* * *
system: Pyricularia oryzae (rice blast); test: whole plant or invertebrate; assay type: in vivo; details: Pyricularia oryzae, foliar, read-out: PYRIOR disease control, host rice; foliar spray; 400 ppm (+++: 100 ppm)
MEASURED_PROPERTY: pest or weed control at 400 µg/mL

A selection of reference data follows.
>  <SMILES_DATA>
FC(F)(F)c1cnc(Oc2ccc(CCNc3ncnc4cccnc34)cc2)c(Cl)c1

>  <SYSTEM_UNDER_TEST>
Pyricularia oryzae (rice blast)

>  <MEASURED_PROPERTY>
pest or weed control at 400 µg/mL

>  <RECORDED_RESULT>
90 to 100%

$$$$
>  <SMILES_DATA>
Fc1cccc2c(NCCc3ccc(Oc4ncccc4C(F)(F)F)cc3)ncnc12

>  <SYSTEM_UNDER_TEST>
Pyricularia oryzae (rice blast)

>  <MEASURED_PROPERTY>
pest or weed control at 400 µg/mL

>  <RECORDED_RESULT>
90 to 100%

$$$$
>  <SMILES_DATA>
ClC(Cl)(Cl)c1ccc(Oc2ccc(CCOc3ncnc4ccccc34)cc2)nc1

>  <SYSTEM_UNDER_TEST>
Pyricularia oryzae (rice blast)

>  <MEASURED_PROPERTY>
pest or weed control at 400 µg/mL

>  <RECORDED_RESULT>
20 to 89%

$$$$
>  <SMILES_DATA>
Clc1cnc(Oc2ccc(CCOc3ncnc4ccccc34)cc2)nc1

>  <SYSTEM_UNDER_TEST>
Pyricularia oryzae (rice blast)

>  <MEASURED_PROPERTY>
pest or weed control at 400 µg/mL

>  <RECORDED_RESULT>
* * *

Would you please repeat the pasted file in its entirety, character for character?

system: Pyricularia oryzae (rice blast); test: whole plant or invertebrate; assay type: in vivo; details: Pyricularia oryzae, foliar, read-out: PYRIOR disease control, host rice; foliar spray; 400 ppm (+++: 100 ppm)
MEASURED_PROPERTY: pest or weed control at 400 µg/mL

A selection of reference data follows.
>  <SMILES_DATA>
FC(F)(F)c1cnc(Oc2ccc(CCNc3ncnc4cccnc34)cc2)c(Cl)c1

>  <SYSTEM_UNDER_TEST>
Pyricularia oryzae (rice blast)

>  <MEASURED_PROPERTY>
pest or weed control at 400 µg/mL

>  <RECORDED_RESULT>
90 to 100%

$$$$
>  <SMILES_DATA>
Fc1cccc2c(NCCc3ccc(Oc4ncccc4C(F)(F)F)cc3)ncnc12

>  <SYSTEM_UNDER_TEST>
Pyricularia oryzae (rice blast)

>  <MEASURED_PROPERTY>
pest or weed control at 400 µg/mL

>  <RECORDED_RESULT>
90 to 100%

$$$$
>  <SMILES_DATA>
ClC(Cl)(Cl)c1ccc(Oc2ccc(CCOc3ncnc4ccccc34)cc2)nc1

>  <SYSTEM_UNDER_TEST>
Pyricularia oryzae (rice blast)

>  <MEASURED_PROPERTY>
pest or weed control at 400 µg/mL

>  <RECORDED_RESULT>
20 to 89%

$$$$
>  <SMILES_DATA>
Clc1cnc(Oc2ccc(CCOc3ncnc4ccccc34)cc2)nc1

>  <SYSTEM_UNDER_TEST>
Pyricularia oryzae (rice blast)

>  <MEASURED_PROPERTY>
pest or weed control at 400 µg/mL

>  <RECORDED_RESULT>